Nineteen eighteen looked like Hurricane Katrina. Churches, theaters, and schools were closed. A left-handed batter took his position wearing a mask. A man was not allowed on a streetcar without a mask. Army tent hospitals were full of cots. Sixty or 65% of enlisted men contracted the flu.
The 1918 flu began in Kansas. He hopes the next one will not begin in this country as that would give us a little time to prepare.
U. S. life expectancy took a steep dive in 1918 from 55 to 38 years. The flu killed more people than all the wars of the 20th century.
The good news about bird flu is that, generally, humans don't get it. There have been no isolates of H5N1 in the United States today. There have been only a handful of cases, worldwide, of human to human transmission.
The reservoir of bird flu is waterfowl. While waterfowl are asymptomatic, chickens and other birds die of it. Recently, however, in some parts of the world, ducks and geese are dying of it, too, an ominous development. Then he showed a picture of a dead duck in a sailor suit – Donald Duck. Very ominous.
Swine, cats, and horses get flu. Pigs can get infected with both bird and human flu, which provides a great opportunity for recombination of DNA.
The world is much more mobile than it was. He reported a telling case of people in a plane in Juneau, Alaska. One person was acutely ill with a new strain of influenza. The plane was parked some hours with the air system off. In a clear case of airborne transmission, 91% of the people on the plane were infected and 72% developed symptoms.
In another study of potential airborne transmission, they traced the passengers of a 747 that landed at Los Angeles. Those people on the plane were in 37 states in 24 hours.
The virus changes slightly in every person it infects. It infects mostly respiratory epithelial cells, lots of them, and makes lots of copies of itself. Several generations down, the virus shows little affinity to its ancestors. This is called antigenic drift, and it is why we have to get revaccinated every year.
A pandemic is different. It is a true antigenic shift, such as from HVN2 to H5N1. This is believed to result most commonly when two viruses infect one cell and produce a reassortant virus. The 1918 and 1957 viruses have been documented as antigenic shifts.
If there is no human transmission, why be concerned? The increasing number of bird infections increases the risk of a genetic reassortment. Shift happens.
A pandemic would have a huge cost. There might be 25 to 50 million infections in the United States. Including lost work days, the cost could by $71 to $166 billion. There could be 200,000 deaths. That's not exactly chicken feed.
Why do people feel so sick? Those respiratory epithelial cells that get infected are the ones with cilia, which whip stuff up out of the lungs, into the mouth, where it gets harmlessly swallowed. When infected, the cilia do not whip. The stuff builds up, the lungs lose capacity, and you cough.
He showed a really disgusting picture of a sneeze. A sneeze or a cough can spread 30,000 droplets of infected goo.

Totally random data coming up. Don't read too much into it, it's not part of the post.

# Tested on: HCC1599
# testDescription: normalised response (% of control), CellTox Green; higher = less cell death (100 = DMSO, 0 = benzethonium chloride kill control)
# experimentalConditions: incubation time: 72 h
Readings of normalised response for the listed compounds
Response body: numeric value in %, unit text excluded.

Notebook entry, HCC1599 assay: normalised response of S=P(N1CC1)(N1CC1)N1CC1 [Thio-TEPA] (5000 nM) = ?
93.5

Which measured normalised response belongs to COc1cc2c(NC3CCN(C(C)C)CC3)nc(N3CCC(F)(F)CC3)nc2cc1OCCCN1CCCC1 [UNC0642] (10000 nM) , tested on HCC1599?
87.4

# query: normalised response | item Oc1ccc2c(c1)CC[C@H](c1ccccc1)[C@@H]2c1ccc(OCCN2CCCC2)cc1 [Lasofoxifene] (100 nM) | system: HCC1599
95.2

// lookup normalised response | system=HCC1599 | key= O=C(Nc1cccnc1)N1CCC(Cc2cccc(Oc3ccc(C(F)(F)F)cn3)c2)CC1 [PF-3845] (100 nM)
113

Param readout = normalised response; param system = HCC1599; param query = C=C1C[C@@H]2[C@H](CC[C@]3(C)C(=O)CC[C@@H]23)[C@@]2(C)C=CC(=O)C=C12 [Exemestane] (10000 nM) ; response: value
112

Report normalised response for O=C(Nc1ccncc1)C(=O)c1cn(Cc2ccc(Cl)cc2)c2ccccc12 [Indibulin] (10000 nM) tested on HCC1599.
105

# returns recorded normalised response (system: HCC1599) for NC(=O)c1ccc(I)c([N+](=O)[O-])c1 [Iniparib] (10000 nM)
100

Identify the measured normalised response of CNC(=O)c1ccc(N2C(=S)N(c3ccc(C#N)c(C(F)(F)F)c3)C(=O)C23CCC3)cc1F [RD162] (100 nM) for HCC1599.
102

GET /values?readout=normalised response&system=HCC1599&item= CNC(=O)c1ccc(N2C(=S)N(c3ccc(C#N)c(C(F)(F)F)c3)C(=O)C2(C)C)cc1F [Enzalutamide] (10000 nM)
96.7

The efficacy of the vaccines runs from about 70 to 90%, 30 to 90% in children. Adults have a memory response. When vaccinated, their systems respond to all the strains their bodies have ever seen. For the elderly, the effectiveness is only 23%. Vaccinating health care workers helps protect patients; the infection rate drops from 13.9% to 1.7% when the workers are vaccinated. The elderly are at greatest risk and the most good is done by vaccinating health care workers.
Some new influenza drugs show promise.
Amantadine and rimantadine work as chemoprophylaxes. They work against A viruses but not B viruses. Zanamavir and oseltamivir are neuraminidase inhibitors. They must be given in first two days of infection.
He recommended respiratory etiquette. Avoid touching when practical. Antigerm, antiviral washes are very effective. The vaccines are very effective.
He said airborne control works. It has worked against SARS in every hospital throughout world, even in very poor hospitals. Masks work. He showed a picture of a creative young couple wearing a bra, one cup over each face.
Mr. Henderson thinks we are over the hump this year. Flu is a winter disease, and they don't usually start this late.
Mr. Henderson invited questions.
One person asked if her friend should go on her planned trip to China.
Mr. Henderson said she would not be in much danger. Even the Frank Perdues of the world are safe. The people at risk are the ones in the barns and factories. He recommended the friend not get nose to beak with a chicken.
Asked if he was optimistic, he said that pandemics are rare. The current strain is not a pandemic. Medical care is much better than in 1918. The medical profession and the public are better educated. Preparations are underway.
He was asked about a theory that a disease involving catatonia resulted from the 1918 flu. He was unable to say. Mr. Saalbach volunteered that he had read of a study that indicated that the very low rate of catatonia reported probably resulted from infection by a different virus.
Asked if he thinks globalization will speed up transmission, he said he surely does.
After the talk, Mr. Saalbach presented a plaque to Mr. Henderson commemorating the event. He announced the next meeting and made a pitch for membership. He made the parking announcement. He invited everyone to stay for the social hour.
Finally, at 9:54 pm, he adjourned the 2,203rd meeting to the social hour.
The weather: balmy
The temperature: 18°C
Ronald O. Hietala,